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The 3 Weeks Film Blog

Posted on by sam

The 3 Weeks Film Blog.

When Sam asked me to write a blog for his lovely film productions website, it set my inner critic ticking. Which film from my wholly respectable and disgustingly mainstream personal DVD collection can I rip apart and dismember with sparkling wit and genius for THE LOLS? Since it was the jubilee when he first mentioned it, my immediate thought was “I’ll do The Queen!” Thank god I didn’t say that out loud. I like the topical aspect so to keep with it, I’ve chosen a film that begins with a political refuge trying to escape into a Spanish-speaking community from the US authorities who he believes have an ulterior motive for wanting him extradited.

That’s right guys. Men In Black.

“I’m part of a bureau that licences, monitors and polices alien activity on Earth.” “Yeah, whatever”

Men In Black, in case you have been living under a rock for the last decade and a half is essentially a film about aliens, and the governmental organisation that handles them, the titular blokes in dark suits. But don’t let that put you off into giving it a rewatch (or a first watch) for more detail. I often consider this an all-friends-friendly film, something that nobody is going to mind watching, whether they’ve seen it a hundred times or not.

While it is on the face of it, an “aliens attacking the earth oh noes!” film, it’s also everything but; the computer graphics are seamless, (way above and beyond regular 1997-standards) and much of the genius of the film is that unless you’re looking, many of them fade into the background. The alien made mundane, even to the point that my younger sister believed so much she could close her eyes vertically that she’d squeeze her eyes at everyone trying to do so. But then, this is established as part of the MIB’s aim: that aliens live alongside the human race without much issue. That the Earth is, as Kay reveals, “an apolitical zone for creatures without a planet.” The idea is that an underfunded government agency with the “simple and laughable purpose of establishing contact with [another] race” actually has become very successful working behind the scenes, explaining the unexplainable and defining the undefinable.

“Everybody thought the agency was a joke, except for the aliens, who made contact March 2 1961 outside New York. There were nine of us the first night. Seven agents, one astronomer, and one dumb kid who’d got lost on the wrong back road.”

Despite the odd alien here, the unpronounceable sounding name there, and the technology straight out of a Bond film – the Batmobile reimagined, capable of jumping queue, the noisy cricket minuscule death ray, all the technology inside the official hub (“So who pays for all of this?” “We hold the patents on a few gadgets we confiscated from ‘out-of-state’ visitors. Velcro, microwave ovens, liposuction.”) – the strange thing is, is that it’s completely believable. Even Will Smith’s acting career makes sense in this film. There’s enough that’s approachable and accurate that the rest tags along with it, making the whole thing utterly comprehensible. Even Bond isn’t this much of the everyday. It hasn’t even showed signs of ageing, as the suits are sharp and any references broad and reliable. The haircuts are slightly awkward but there’s a limit of what you could do in the 1990s.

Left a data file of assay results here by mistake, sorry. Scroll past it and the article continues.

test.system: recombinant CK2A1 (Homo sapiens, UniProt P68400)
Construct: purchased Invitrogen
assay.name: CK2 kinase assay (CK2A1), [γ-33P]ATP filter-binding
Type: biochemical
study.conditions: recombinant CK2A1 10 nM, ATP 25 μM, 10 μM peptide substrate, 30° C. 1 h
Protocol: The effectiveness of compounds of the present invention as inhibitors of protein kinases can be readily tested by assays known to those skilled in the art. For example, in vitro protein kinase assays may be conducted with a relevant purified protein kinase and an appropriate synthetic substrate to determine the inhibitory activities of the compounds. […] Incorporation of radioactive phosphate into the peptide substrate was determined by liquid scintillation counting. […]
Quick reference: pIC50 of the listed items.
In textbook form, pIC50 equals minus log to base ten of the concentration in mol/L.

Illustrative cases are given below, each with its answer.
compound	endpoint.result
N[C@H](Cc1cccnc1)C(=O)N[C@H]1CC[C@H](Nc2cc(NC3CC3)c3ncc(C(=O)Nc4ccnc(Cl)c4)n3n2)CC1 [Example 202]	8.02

Much of the everyday comes from the script which entertains itself and the audience comfortably, without veering too much into either the comedy or alien gore fields - despite the scene where a living breathing human gets eaten alive and then worn as a dress, it’s still pretty safe on the eyes. There’s enough plot (aliens) and subplot (cats, I think) to keep people going and no emotional whiplash. The film rides a moderate but enjoyable wave throughout, sometimes throwing out less-than-one liners (“The dog owes my friend money!”), sometimes threatening mild violence (“Show us the imports Jeebs or you’re gonna lose another head.”). As a very young person when I first saw it, much of it originally went over me, but more than ten years later and there’s still enough to keep me and anyone else interested. If you’re looking for sugar water and tentacles, look no further! On the slightly serious side, there’s more to it than that. Even though this is a technically a sci-fi movie, its structure is founded in feelings so recognisable to every one of us: of putting in our all and failing; of missing, and hoping you’re being missed; of making hard decisions that might lead us where we want to go, if we know what we’re doing. It might be a light-hearted comedy alien flick but it also raises some of those big questions. Because what do we really know?

“Why the big secret? People are smart. They can handle it.” 

“A person is smart. People are dumb, panicky, dangerous animals, and you know it. Fifteen hundred years ago, everybody KNEW they earth was the centre of the universe. Five hundred years ago, everybody KNEW the earth was flat. And fifteen minutes ago, you KNEW that people were alone on this planet. Imagine what you’ll KNOW tomorrow.”

Pull it out, dust it off, dig it out the internets if you will. You’ll be surprised. Not at least with how cool the theme tune is.

Written by Laura @tinymattresses

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